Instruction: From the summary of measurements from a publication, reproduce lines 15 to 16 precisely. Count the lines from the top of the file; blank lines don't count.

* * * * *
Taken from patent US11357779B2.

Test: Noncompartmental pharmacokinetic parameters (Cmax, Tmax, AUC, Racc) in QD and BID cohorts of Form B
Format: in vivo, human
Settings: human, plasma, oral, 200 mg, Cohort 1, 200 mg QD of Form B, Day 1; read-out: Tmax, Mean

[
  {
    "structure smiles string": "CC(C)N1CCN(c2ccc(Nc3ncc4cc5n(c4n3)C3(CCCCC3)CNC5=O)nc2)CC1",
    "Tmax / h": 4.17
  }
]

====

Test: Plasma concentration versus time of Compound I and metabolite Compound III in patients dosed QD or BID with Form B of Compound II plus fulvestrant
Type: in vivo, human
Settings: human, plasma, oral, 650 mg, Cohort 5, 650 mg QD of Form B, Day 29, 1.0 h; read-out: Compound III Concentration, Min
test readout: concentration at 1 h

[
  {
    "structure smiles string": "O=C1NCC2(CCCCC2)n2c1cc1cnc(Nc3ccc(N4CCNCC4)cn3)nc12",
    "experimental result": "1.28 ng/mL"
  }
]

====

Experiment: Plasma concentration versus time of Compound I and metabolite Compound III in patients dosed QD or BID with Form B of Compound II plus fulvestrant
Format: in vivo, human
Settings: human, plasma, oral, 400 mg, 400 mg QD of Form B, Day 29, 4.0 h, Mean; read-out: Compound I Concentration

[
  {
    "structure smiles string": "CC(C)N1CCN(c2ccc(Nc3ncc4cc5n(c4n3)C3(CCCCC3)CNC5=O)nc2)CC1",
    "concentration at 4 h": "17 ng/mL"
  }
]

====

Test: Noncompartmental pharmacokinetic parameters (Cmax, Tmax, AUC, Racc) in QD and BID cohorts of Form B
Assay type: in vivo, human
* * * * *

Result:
test readout: concentration at 1 h

[